Candidates' Fundraising Disputes May Be Heard

By Matthew Mosk
Washington Post Staff Writer
Friday, May 23, 2008

There may soon be a referee to hear disputes about election rules in the 2008 race for president.

The Senate Committee on Rules and Administration yesterday approved the nominations of three new members to the Federal Election Commission.

Action on the nominees had been stalled for months because Democrats objected to one of President Bush's choices for the six-member panel. That left the FEC without a quorum and incapable of ruling on a series of complaints about fundraising by various presidential candidates.

"This vote comes not a moment too soon," said Sen. Dianne Feinstein (D-Calif.), the committee chairman. "It is unconscionable that in the middle of a presidential election year, with campaign committees spending millions of dollars, that we don't have our federal election watchdog in place."

The three nominees whose names will now go to the full Senate for approval are:

Cynthia L. Bauerly of Minnesota for appointment to a term expiring April 30, 2011, for the seat held by Robert D. Lenhard; Caroline C. Hunter of Florida for appointment to a term expiring April 30, 2013, for the seat held by Michael E. Toner; and Donald F. McGahn of the District for appointment to a term expiring April 30, 2009, for the seat held by David M. Mason.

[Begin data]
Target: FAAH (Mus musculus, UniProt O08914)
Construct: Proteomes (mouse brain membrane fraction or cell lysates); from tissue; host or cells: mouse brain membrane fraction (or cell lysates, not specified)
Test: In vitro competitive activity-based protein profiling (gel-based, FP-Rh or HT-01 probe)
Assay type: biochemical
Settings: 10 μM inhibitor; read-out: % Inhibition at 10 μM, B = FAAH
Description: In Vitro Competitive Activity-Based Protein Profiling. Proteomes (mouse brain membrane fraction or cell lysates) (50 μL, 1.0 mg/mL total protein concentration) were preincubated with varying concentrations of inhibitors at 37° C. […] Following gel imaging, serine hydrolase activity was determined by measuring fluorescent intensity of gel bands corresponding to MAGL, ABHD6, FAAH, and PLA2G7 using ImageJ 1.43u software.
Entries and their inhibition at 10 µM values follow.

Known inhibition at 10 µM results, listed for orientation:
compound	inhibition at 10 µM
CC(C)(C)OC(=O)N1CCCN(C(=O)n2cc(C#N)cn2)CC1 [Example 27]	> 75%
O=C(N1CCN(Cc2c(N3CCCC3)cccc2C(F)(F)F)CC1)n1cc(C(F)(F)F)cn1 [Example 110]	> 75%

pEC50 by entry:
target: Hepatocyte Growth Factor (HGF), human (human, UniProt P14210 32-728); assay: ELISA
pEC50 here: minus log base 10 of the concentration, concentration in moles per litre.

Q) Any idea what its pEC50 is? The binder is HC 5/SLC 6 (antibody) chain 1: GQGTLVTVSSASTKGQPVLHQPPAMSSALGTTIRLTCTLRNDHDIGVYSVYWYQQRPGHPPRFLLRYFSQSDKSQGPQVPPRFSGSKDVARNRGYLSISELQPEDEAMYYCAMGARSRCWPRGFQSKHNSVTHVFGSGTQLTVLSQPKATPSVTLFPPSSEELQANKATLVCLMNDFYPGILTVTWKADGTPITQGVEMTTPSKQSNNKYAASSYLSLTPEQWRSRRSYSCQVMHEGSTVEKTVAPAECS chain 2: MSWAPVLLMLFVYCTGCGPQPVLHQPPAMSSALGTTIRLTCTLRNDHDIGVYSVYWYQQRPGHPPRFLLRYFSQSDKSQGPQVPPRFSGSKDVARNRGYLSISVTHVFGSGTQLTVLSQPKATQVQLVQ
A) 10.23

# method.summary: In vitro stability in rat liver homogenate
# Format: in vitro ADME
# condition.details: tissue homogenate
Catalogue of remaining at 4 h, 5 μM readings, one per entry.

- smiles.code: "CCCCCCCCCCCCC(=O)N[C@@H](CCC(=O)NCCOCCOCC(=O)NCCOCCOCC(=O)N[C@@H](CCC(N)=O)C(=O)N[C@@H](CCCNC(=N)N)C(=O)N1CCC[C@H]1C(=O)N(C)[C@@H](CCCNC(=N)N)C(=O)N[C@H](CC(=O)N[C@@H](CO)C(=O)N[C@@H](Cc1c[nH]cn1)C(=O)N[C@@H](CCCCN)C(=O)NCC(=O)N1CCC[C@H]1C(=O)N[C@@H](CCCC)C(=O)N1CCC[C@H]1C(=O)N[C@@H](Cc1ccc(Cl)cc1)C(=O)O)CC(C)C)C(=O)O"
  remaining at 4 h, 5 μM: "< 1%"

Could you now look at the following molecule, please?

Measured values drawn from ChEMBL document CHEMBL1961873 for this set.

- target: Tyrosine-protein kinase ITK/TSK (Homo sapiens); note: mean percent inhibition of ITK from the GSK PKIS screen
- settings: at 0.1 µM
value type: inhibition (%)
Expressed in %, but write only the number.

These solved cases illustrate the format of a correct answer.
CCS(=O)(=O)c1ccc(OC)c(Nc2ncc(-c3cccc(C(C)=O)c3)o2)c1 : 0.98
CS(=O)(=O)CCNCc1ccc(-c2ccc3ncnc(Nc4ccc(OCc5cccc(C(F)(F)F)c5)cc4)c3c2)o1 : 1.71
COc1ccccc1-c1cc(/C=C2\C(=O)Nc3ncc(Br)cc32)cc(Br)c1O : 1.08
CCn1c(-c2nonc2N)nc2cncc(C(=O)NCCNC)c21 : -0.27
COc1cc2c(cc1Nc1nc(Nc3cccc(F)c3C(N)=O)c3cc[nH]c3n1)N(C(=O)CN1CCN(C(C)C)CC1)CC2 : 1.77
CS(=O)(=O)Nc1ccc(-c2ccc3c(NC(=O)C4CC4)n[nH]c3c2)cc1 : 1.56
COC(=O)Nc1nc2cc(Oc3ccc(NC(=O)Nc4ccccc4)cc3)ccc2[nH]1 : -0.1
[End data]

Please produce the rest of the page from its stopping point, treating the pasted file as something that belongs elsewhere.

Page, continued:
The name of a fourth nominee, Steven T. Walther, was previously reported to the floor.

The nominee who had sparked the impasse, Hans von Spakovsky, withdrew his name from consideration last week, and Bush yesterday announced plans to nominate Matthew S. Petersen of Utah, the current chief counsel for the minority on the Senate Rules and Administration Committee.

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